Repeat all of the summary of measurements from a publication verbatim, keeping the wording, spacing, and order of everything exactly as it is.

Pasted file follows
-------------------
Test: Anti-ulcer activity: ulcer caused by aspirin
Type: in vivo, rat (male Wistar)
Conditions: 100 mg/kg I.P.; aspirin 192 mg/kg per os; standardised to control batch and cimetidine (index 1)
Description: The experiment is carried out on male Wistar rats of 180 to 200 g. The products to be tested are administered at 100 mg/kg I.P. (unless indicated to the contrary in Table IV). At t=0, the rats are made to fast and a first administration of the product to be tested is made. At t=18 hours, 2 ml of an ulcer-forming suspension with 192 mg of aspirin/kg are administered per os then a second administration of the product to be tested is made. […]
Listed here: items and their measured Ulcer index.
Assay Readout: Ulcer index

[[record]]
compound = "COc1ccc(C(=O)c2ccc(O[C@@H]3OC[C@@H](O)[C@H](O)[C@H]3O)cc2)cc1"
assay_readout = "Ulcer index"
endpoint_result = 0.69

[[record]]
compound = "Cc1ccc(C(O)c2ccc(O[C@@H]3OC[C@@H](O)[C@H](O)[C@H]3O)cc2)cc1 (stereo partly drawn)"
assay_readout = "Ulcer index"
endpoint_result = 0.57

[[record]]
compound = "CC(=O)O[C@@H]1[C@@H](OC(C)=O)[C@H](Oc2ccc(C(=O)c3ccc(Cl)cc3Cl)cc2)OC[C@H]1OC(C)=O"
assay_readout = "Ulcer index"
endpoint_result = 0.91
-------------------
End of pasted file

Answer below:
Test: Anti-ulcer activity: ulcer caused by aspirin
Type: in vivo, rat (male Wistar)
Conditions: 100 mg/kg I.P.; aspirin 192 mg/kg per os; standardised to control batch and cimetidine (index 1)
Description: The experiment is carried out on male Wistar rats of 180 to 200 g. The products to be tested are administered at 100 mg/kg I.P. (unless indicated to the contrary in Table IV). At t=0, the rats are made to fast and a first administration of the product to be tested is made. At t=18 hours, 2 ml of an ulcer-forming suspension with 192 mg of aspirin/kg are administered per os then a second administration of the product to be tested is made. […]
Listed here: items and their measured Ulcer index.
Assay Readout: Ulcer index

[[record]]
compound = "COc1ccc(C(=O)c2ccc(O[C@@H]3OC[C@@H](O)[C@H](O)[C@H]3O)cc2)cc1"
assay_readout = "Ulcer index"
endpoint_result = 0.69

[[record]]
compound = "Cc1ccc(C(O)c2ccc(O[C@@H]3OC[C@@H](O)[C@H](O)[C@H]3O)cc2)cc1 (stereo partly drawn)"
assay_readout = "Ulcer index"
endpoint_result = 0.57

[[record]]
compound = "CC(=O)O[C@@H]1[C@@H](OC(C)=O)[C@H](Oc2ccc(C(=O)c3ccc(Cl)cc3Cl)cc2)OC[C@H]1OC(C)=O"
assay_readout = "Ulcer index"
endpoint_result = 0.91